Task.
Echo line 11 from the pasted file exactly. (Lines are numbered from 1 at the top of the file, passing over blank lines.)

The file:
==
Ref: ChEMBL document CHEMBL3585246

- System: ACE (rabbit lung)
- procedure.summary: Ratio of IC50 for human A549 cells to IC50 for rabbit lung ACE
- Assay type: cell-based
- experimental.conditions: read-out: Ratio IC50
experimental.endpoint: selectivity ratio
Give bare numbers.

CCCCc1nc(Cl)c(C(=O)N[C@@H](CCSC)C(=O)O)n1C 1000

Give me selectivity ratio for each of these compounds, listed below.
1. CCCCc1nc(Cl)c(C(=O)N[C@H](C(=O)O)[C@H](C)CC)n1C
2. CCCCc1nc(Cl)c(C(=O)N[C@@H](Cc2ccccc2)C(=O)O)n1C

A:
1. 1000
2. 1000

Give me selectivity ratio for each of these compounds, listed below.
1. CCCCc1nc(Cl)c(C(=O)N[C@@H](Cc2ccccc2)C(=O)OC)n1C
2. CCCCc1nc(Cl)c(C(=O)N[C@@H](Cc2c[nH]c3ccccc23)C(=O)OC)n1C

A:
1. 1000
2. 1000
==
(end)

2. CCCCc1nc(Cl)c(C(=O)N[C@@H](Cc2ccccc2)C(=O)O)n1C